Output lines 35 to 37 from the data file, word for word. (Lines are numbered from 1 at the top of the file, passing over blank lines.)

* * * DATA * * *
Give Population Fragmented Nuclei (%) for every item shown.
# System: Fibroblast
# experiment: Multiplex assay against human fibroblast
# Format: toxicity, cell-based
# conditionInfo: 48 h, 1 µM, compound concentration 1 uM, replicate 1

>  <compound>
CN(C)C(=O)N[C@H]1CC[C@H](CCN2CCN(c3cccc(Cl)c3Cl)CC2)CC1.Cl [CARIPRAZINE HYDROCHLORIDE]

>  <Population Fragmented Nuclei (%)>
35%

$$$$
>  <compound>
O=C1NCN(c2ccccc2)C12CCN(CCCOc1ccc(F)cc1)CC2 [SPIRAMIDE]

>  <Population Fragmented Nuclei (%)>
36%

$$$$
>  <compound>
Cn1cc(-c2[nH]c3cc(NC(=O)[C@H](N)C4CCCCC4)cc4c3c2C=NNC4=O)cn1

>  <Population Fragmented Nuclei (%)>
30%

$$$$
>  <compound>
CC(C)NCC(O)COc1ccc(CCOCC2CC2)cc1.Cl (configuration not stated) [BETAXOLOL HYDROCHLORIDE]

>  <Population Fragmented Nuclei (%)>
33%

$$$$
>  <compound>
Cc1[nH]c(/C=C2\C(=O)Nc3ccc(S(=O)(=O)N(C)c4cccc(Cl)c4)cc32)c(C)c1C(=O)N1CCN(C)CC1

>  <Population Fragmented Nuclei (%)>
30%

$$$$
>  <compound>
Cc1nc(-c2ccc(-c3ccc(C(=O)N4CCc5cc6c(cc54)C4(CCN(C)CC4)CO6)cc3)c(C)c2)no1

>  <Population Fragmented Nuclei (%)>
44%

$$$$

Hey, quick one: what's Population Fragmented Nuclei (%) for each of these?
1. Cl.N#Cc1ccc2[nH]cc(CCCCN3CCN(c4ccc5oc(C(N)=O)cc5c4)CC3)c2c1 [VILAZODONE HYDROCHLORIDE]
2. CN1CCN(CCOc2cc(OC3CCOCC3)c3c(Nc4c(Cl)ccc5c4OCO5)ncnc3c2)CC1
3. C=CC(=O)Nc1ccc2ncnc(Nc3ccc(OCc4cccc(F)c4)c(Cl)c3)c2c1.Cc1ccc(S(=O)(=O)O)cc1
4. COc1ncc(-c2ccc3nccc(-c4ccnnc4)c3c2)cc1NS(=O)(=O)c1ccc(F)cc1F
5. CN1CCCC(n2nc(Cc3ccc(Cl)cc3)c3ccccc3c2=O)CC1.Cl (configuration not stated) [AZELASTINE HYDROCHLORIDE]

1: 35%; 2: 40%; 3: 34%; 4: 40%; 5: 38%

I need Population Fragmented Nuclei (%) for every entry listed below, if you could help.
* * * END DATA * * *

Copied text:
$$$$

Hey, quick one: what's Population Fragmented Nuclei (%) for each of these?
1. Cl.N#Cc1ccc2[nH]cc(CCCCN3CCN(c4ccc5oc(C(N)=O)cc5c4)CC3)c2c1 [VILAZODONE HYDROCHLORIDE]